Fence posts line the playing fields behind Abraham Lincoln Elementary School. Bob Pennell / Mail Tribune photo - Bob Pennell

Safety leads to fenced-in grounds

Most of the Medford School District's 14 elementary schools will be enclosed by fencing by summer's end in an effort to increase safety and prevent such mishaps as a student's near-drowning last fall at Jacksonville Elementary School.

"The purpose is to keep other people off our grounds during school hours and to keep kids in," said Rich Miles, Medford schools elementary education director. "We have kids with behavioral or emotional issues that are runners. When they get upset, they run away."

Miles said the playgrounds would continue to be accessible to the public during the summer and before and after classes during the school year. Most likely, campus monitors or custodians would be responsible for locking the gates when classes begin in the morning and unlocking them when classes adjourn at the end of the day, he said. During the summer, the gates will remain unlocked, he said. At some campuses where vandalism has been a problem, playground visitors might have to walk farther around the campus to reach the play area, but the playground will be open, Miles said.

Bond funds approved by voters in 2006, which are restricted by law to go toward construction projects, will pay for all of the fencing, Miles said.

Fencing already has been installed at Jacksonville, Kennedy and Abraham Lincoln elementary schools at a total cost of $120,000.

The fences have proven effective, Miles said.

"At Kennedy, a student had tried to run away, and when she got to the fence, she just sat down," Miles said. "It saved staff time and worry, and she was able to sit down and cool off."

The other 11 elementary schools will receive new fencing or repairs to existing enclosures over the summer, with the exception of Jackson and Roosevelt. Those two campuses are under construction and won't be completed until the end of the year. Fences will be added when construction is complete. The fencing at the other campuses will cost an average of $5,000 each, though bids have not yet been put out for all of the projects, said Mark Button, Medford schools facilities manager.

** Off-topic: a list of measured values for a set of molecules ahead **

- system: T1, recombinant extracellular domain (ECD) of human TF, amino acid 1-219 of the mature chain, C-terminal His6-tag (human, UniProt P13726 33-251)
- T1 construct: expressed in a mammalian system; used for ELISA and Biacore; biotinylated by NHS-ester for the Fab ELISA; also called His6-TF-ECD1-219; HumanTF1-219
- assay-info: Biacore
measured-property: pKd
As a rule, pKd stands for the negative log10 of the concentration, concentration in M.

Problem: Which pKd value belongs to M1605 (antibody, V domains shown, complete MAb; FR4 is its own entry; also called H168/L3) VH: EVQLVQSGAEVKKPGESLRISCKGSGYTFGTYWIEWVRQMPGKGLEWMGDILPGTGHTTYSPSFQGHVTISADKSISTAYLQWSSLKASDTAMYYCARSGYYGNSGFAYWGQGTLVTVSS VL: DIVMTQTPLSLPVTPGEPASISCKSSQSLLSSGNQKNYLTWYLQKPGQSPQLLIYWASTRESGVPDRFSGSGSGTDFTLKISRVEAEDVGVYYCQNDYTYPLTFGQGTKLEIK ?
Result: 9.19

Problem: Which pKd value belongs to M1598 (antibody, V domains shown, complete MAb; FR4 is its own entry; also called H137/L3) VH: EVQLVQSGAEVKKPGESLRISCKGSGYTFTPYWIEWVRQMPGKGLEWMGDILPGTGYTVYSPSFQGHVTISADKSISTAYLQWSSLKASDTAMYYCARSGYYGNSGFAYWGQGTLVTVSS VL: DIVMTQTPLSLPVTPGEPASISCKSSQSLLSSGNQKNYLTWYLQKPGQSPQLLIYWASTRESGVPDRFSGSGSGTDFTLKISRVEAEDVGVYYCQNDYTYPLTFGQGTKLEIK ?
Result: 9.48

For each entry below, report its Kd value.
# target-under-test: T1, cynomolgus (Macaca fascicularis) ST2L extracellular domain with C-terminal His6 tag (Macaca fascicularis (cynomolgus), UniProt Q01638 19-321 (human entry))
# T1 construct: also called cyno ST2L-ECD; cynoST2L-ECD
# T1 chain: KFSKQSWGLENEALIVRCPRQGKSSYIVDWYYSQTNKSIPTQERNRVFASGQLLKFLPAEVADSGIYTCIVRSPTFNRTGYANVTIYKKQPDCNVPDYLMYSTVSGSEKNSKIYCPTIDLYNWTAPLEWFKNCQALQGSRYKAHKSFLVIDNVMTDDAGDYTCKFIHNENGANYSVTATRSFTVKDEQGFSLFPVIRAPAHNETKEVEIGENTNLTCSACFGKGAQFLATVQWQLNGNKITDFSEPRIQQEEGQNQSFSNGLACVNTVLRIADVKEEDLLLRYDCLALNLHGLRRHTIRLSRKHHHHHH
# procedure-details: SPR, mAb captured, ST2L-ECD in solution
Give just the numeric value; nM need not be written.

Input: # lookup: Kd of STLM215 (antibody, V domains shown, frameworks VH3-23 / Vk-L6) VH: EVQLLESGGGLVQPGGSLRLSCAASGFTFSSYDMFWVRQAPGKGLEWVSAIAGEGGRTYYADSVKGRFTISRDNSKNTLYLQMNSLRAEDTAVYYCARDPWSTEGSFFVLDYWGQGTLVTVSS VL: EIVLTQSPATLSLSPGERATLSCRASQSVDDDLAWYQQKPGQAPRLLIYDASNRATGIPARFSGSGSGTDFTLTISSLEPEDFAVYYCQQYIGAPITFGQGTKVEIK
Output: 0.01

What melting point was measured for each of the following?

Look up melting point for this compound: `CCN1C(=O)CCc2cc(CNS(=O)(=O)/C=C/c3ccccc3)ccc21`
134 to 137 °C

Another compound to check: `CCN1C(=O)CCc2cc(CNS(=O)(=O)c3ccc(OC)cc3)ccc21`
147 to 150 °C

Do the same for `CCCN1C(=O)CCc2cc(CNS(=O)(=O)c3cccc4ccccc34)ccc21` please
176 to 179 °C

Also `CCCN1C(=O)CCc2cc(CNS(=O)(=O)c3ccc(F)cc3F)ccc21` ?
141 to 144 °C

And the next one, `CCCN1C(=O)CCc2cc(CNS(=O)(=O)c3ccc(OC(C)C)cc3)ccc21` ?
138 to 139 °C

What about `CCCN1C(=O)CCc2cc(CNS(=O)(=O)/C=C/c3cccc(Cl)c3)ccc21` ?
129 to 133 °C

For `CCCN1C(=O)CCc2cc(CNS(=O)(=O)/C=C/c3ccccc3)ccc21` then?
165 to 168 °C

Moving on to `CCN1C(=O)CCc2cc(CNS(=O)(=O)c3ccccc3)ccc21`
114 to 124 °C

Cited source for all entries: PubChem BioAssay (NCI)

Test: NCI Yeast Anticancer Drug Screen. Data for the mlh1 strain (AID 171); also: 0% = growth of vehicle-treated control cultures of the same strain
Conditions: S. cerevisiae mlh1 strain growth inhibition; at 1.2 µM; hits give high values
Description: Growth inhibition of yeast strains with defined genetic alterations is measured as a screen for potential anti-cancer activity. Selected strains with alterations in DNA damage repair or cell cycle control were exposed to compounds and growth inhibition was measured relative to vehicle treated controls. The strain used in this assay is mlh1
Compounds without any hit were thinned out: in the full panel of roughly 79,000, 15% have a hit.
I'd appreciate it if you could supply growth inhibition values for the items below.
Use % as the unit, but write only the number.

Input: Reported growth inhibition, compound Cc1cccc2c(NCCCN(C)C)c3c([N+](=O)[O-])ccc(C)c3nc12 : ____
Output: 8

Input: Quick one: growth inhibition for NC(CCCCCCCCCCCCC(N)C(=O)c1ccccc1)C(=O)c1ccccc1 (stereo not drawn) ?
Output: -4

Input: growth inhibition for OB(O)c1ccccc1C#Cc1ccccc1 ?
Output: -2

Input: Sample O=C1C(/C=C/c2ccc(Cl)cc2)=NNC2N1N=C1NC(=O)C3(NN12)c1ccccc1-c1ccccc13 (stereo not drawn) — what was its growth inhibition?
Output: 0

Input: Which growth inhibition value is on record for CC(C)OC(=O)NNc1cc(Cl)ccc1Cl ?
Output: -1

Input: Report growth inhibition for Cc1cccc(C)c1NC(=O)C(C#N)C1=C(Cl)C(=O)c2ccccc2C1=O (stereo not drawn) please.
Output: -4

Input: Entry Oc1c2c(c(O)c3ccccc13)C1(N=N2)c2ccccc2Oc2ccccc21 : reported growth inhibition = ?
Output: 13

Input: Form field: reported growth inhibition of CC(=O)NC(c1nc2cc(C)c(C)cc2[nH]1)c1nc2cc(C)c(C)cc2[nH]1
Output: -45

An autistic student, 6-year-old Luke Baehne, was found Oct. 7 unconscious and not breathing in an irrigation ditch after wandering away from recess at Jacksonville Elementary School.

"Certainly the incident at Jacksonville in the fall was a catalyst for looking at the safety of the playgrounds," Miles said.

Baehne is believed to have fully recovered. His parents could not be reached Friday, and according to the Southern Oregon Education Service District, which provided his instruction at Jacksonville, he has not returned to school.

"From everything we heard, he was doing really well," said Sandra Crews, special education director for the Southern Oregon ESD. "We were expecting him to return to school."

After Baehne's accident, Miles and Button walked the playgrounds at all of the elementary campuses to pinpoint safety risks.

"One priority was Abe Lincoln because there are two bodies of standing water that kids had access to, and one was behind a berm, so if kids got down there the campus monitor couldn't see them," Miles said.

Esperanza Avalos, mother of a first-grader and third-grader who will attend Abraham Lincoln next year, said the fences made her feel that her kids would be more secure at the campus.

"It's a good idea," Avalos said.

Reach reporter Paris Achen at 541-776-4459 or

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